I started out with mostly horned goats and at first I was a big fan of horns!

    Then I began untangling goats from fences.
    I doctored some injuries that were horn related.
    I have a four inch scar on my thigh from my FAVORITE TAMEST doe who accidentally swung her head at another goat and I got caught in the middle.
    I realized that since I sell to the pet market, sharp horns are highly undesirable around children's eye levels.
    My first buck had beautiful horns and did an amazing amount of damage with them.

    I now disbud all babies, dehorned my adult does (except Hope), and never looked back, I love it. I heard all about how awful disbudding was, but I personally find it to not really be a big deal. I can even do babies on my own now. I personally would not use the paste.

    I personally have no problem with scurs. My buck has big scurs but I didn't disbud him and they cause no problems. I trim them down occasional.
     
  5. Plumbago

    Plumbago New Member

    59
    Jan 21, 2008
    Disbudding works for our stud. Our goats are only sold as pets and I do believe pets and horns are not an ideal thing!
    Truely disbudding it is not as bad as it seems.
    It too took me a long time to gather the strength to do this procedure but I now disbud all our kids and I really do think the kids are more upset because they are held or contained.
    The procedure is very, very quick and once disbudded the little ones straight away feed off their mums and then are running around and playing.
    It is over coming our fear that is the hardest.
    Disbudding taking less than twenty seconds in total, and it does stop and save alot of the harm mentioned.
    Goat with horns do at times use them and they are down right dangerous more so to the other goats and horns are not ideal around young children - accidents very easily happen.
    I do suggest to shave the bud area beforehand, and have the iron very hot - it is so quick ...
    I have heard of horrifice stories with the paste - it is an acid and continually burns ... be very careful if you do use it!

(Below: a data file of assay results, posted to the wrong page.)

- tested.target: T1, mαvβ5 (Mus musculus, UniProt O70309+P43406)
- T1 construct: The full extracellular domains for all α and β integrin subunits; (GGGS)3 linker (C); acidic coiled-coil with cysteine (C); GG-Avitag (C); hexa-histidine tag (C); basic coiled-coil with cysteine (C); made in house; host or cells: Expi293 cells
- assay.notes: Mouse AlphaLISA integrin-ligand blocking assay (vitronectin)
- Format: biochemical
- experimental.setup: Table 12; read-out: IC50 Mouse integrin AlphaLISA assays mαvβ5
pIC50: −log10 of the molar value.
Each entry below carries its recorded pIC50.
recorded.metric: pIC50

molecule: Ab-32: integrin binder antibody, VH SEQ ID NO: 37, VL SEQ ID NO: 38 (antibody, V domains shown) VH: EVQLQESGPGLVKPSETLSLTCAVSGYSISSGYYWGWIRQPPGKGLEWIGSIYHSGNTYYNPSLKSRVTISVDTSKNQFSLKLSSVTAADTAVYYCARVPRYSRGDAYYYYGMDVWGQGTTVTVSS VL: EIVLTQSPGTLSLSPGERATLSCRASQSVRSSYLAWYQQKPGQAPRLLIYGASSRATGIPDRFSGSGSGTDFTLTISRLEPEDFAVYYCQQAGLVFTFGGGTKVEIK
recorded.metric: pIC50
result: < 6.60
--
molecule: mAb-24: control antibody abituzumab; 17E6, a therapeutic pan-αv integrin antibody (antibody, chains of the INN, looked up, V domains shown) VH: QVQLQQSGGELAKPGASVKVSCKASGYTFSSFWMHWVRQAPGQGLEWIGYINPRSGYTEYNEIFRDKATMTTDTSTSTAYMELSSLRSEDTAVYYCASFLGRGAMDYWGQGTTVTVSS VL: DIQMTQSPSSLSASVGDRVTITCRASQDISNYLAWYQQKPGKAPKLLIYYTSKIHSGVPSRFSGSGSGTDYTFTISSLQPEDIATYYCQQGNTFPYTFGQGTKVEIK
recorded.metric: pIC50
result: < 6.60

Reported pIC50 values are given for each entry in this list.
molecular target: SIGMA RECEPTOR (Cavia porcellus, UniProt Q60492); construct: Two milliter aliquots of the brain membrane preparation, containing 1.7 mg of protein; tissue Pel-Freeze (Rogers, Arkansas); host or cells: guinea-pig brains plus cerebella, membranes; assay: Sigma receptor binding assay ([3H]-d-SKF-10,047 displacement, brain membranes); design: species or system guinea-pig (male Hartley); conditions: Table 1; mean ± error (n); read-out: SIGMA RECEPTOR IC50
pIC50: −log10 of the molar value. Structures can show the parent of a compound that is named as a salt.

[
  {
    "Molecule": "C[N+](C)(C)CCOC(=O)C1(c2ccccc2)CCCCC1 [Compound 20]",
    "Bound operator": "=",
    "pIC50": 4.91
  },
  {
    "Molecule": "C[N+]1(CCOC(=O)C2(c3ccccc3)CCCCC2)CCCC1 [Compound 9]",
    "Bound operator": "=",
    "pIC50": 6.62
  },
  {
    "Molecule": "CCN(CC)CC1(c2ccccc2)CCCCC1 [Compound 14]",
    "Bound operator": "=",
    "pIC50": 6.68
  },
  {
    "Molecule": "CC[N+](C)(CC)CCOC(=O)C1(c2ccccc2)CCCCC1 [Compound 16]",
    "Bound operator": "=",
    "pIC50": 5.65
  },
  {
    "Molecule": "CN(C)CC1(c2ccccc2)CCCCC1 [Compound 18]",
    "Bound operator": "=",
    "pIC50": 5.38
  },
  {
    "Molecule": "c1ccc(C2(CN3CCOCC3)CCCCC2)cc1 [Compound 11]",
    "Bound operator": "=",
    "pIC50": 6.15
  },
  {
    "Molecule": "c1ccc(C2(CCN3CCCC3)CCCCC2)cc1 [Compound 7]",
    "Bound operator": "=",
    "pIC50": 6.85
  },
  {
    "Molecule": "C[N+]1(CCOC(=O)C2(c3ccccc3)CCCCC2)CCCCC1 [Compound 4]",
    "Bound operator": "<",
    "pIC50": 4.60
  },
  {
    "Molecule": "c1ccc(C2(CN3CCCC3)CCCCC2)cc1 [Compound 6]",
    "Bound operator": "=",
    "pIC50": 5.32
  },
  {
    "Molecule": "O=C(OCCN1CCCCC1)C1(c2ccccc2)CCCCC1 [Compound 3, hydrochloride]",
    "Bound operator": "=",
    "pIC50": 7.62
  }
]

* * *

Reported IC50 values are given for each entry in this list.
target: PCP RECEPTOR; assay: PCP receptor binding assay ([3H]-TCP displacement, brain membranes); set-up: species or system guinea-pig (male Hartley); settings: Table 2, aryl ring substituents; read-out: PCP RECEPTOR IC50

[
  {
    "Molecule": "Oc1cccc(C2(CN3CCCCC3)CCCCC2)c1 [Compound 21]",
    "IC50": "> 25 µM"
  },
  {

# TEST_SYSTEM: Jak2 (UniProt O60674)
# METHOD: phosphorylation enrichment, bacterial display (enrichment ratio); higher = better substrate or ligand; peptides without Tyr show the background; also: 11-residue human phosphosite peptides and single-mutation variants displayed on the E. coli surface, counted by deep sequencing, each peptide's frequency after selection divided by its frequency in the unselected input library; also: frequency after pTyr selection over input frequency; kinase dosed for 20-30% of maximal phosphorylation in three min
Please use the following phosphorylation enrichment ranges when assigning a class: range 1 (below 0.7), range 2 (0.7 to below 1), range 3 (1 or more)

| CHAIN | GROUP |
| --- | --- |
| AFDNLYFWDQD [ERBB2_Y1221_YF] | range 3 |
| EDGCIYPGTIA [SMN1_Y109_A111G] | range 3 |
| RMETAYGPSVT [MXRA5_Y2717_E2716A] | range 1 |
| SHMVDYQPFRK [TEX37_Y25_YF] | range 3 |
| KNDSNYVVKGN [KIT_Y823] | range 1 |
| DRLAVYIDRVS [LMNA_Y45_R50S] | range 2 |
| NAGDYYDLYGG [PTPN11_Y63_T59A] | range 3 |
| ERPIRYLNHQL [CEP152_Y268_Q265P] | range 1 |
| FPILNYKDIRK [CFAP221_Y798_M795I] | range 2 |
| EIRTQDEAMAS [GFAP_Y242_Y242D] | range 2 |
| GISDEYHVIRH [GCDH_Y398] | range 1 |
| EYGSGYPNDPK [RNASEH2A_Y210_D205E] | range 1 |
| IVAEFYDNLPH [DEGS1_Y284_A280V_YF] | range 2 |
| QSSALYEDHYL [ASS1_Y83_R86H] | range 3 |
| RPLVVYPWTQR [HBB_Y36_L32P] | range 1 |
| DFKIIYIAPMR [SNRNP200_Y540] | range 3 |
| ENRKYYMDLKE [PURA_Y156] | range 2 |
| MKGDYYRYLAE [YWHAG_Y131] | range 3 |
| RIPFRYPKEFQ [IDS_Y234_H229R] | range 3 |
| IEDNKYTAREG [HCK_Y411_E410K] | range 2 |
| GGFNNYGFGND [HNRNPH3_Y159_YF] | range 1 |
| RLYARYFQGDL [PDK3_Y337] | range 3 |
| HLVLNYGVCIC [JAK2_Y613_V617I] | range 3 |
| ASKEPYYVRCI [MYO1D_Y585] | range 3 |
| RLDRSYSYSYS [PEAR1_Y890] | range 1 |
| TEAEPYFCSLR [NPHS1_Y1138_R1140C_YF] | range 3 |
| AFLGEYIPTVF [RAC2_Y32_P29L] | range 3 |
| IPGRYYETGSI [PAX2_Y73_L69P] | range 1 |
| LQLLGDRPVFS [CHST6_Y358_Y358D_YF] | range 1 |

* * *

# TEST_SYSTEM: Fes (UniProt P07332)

Is there not someone close by who could show you how to disbud?
     
  6. lissablack

    lissablack New Member

    Nov 30, 2009
    I just started disbudding this year, I'm lucky to have a friendly vet very experienced and willing to do it, but I had a lot of kids this year. So I didn't do such a great job and he has done some repairs for me and I still have scurs on the buck kids, but it wasn't nearly as bad as I thought it would be. I think the paste sounds terrifying. Scurs are definitely not worse than horns. The instructions on the Fias Co web site are terrific, with pictures. I would not attempt to do it without a kid box, I got mine at Caprine Supply, but they aren't hard to build. You can get a headpiece from them and build the box if you want. And have some friends or family with you to help. I really didn't think I would be able to do it.
     
  7. milkmaid

    milkmaid I'm not addicted - I'm in love!

    We have a wether with horns kept with the disbudded goats. He's a bit of a bully at times, but never seriously hurts the other goats. This is partly because I trimmed a little off the ends of his horns and they are dull, not sharp.
    He never butts us hard on purpose, but sometimes when he is trying to butt another goat, he misses and gets us. Ouch.
     
  8. GotmygoatMTJ

    GotmygoatMTJ New Member

    With the paste, you really aren't supposed to leave it on the kid for a long amount of time. The tube gives a certain time. I know breeders who use it and just seperate the kids from the mom and just wait out the amount of time, and wipe it off before taking the kid back to the mom.

    Thesuz-I feel your pain about disbudding. I don't like it, but it is a necessary evil for us. We do plan on showing in the future, so disbudding is a must. and I do prefer disbudded or polled goats. They don't get thier head stuck in the fence!